Here are some interactive tools to let you explore the President’s recent budget proposal, where that money comes from, and where it goes. First, from the Washington Post, a look at 30 years of budgets: Revenue is on the left, expenses on the right; click on any box to see the percentage change since 1981; bars are colored by the president’s party.
Next, a more detailed treemap from the NYT, but only covering the 2012 values and change from 2010.
Cross-country financial and trade exposures are hard to visualize, but this interactive network diagram from the Washington Post is a good attempt. And the sovereign spread sparklines at the bottom are a nice addition.
I somehow missed catching this when it came out in December.
A very cool look at the cost and popularity of gadgets since the 1980s – covering phones, computers, TV, video, and audio. You can clearly see the “digital revolution” start around 2000, killing off earlier technologies; it’s also interesting to see the cost of any gizmo fall over time (the circles get smaller). By Alicia Parlapiano for the Washington post. (related article)
Maps of who commutes using public transport, and who has to get up before 7am to make it to work (an odd metric, no?). Related story.
Part of a multi-part Washington Post Investigation. Each dot represents a death; word clouds illustrate information on the circumstances, sentencing, and other details.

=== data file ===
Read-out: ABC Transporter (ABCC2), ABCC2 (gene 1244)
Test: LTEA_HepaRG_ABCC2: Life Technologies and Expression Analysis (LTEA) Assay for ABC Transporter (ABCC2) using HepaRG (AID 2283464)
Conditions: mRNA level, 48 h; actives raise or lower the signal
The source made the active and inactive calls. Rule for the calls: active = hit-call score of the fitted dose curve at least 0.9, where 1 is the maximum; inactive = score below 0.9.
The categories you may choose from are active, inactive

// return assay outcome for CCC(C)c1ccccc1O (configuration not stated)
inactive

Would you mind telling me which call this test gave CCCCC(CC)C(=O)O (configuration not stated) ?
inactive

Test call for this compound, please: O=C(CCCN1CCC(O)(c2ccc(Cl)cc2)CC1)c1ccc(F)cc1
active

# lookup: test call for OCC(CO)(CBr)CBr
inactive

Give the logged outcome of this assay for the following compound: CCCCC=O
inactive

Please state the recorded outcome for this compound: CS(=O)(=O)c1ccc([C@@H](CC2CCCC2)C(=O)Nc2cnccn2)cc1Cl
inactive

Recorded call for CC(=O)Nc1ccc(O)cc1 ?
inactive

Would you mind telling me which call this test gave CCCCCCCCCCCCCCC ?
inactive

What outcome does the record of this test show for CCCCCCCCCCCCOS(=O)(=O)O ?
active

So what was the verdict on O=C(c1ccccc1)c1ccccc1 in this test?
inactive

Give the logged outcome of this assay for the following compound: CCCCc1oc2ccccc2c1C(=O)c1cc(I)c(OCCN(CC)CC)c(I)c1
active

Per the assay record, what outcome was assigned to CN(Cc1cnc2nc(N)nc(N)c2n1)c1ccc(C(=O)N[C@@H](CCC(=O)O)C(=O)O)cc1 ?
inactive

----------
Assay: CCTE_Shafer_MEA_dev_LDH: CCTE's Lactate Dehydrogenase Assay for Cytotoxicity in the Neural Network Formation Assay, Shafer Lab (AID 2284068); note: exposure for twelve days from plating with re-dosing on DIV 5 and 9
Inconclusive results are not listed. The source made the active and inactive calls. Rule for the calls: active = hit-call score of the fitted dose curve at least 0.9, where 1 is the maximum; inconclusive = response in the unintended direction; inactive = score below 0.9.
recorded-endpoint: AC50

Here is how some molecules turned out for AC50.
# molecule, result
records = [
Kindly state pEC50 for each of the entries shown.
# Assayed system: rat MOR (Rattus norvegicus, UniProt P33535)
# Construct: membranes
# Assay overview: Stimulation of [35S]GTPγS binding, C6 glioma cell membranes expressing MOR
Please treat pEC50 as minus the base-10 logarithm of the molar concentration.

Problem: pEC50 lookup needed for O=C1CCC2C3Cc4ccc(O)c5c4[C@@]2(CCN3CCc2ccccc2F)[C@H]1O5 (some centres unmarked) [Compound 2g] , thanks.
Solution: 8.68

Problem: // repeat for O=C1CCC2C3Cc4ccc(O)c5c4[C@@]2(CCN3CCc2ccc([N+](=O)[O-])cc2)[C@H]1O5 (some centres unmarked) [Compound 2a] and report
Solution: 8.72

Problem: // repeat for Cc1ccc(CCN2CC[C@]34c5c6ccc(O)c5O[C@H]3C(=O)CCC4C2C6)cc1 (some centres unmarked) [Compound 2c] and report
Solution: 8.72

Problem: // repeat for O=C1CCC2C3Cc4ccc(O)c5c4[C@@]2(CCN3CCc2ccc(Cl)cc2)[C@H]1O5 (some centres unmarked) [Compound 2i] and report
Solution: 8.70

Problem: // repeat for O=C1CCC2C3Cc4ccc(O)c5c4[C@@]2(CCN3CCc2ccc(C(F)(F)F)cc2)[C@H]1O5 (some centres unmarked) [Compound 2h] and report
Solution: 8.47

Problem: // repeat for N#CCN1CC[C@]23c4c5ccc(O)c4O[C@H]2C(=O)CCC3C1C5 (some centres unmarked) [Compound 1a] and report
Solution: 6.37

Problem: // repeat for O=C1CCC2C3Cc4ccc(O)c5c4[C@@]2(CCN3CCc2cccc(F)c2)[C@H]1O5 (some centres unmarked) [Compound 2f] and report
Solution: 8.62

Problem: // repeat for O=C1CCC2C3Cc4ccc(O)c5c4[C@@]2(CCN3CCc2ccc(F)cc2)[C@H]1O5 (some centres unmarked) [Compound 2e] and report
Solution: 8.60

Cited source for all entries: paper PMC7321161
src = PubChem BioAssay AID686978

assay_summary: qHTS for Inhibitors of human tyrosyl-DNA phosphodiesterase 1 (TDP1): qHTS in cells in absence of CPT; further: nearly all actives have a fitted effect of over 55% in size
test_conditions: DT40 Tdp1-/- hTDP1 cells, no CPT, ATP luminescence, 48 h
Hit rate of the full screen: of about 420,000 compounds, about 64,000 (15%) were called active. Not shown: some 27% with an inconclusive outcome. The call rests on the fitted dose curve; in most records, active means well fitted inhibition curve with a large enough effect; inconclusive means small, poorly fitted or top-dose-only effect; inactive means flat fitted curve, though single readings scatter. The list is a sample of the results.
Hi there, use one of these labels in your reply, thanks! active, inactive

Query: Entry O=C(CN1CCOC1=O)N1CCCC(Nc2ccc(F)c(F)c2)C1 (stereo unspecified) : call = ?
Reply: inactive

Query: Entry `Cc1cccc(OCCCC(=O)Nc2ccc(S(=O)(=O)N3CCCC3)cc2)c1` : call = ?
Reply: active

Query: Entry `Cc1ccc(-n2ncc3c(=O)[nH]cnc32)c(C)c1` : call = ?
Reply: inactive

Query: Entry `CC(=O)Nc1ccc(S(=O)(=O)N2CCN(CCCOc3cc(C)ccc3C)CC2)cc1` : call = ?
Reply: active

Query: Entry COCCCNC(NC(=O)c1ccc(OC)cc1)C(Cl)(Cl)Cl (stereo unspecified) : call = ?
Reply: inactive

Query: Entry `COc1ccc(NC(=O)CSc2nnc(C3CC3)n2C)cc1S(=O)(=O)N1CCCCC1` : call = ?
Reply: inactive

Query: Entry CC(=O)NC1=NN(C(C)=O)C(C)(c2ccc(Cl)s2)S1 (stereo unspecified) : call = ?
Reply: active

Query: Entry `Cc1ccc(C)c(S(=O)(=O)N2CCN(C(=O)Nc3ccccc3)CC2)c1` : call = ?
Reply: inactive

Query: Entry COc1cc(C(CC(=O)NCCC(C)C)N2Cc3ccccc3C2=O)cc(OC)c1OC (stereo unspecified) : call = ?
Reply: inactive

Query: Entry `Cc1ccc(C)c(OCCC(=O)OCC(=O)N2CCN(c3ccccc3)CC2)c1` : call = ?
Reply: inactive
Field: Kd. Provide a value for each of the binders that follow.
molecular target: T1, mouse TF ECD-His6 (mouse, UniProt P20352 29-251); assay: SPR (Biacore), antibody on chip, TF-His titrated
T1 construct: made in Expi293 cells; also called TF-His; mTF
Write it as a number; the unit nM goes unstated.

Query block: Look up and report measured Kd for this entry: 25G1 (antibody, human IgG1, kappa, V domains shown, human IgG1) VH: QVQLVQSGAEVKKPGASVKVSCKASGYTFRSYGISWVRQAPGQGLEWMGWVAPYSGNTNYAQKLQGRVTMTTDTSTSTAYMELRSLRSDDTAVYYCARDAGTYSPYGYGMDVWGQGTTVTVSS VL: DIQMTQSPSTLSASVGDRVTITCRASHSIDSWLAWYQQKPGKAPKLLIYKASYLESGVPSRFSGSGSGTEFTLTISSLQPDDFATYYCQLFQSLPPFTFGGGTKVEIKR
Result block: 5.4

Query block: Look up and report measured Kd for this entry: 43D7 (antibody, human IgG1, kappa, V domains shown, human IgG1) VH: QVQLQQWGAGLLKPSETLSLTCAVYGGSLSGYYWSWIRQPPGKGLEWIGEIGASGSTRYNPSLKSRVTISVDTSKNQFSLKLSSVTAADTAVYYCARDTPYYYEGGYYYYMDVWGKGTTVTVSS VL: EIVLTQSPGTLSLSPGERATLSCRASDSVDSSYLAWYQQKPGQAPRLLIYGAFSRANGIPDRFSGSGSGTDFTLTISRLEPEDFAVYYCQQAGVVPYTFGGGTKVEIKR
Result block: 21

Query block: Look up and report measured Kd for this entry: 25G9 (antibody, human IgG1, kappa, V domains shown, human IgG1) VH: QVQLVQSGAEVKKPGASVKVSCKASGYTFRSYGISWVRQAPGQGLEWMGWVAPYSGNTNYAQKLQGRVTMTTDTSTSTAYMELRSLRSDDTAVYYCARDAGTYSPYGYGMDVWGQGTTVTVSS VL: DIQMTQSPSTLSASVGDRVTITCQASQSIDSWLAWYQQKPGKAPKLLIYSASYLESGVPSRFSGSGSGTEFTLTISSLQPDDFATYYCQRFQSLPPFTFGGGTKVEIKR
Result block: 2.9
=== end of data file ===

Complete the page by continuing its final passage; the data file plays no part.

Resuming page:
Five-part interactive explanation of quantitative easing. My favorite part: “The Fed will likely buy $100s of billions of Treasury bonds using money that it creates out of thin air”
A nice animated/annotated series of charts explaining the output gap and its effects on unemployment.
A very well done interactive of how people will be affected by the expiration of the 2001/03 tax breaks, as well as a what Obama is proposing.
Includes the recent $26 billion state aid package. Related article.
Two cool analyses (even if you don’t care about baseball) of how Mariano Rivera and Stephen Strasbourg pitch. You have to wonder what kinds of similar work team scouts do behind the scenes.
As much as I hate to draw more attention to anything this woman has to say, I thought some of you wonks might find this interesting in the run-up to this November.
To counterbalance the bad taste that left in my throat, I’ll give another shoutout to the WashPost’s overall Campaign tracker, which is excellent:
An addictive collection of beautiful charts, graphs, maps, and interactive data visualization toys -- on topics from around the world.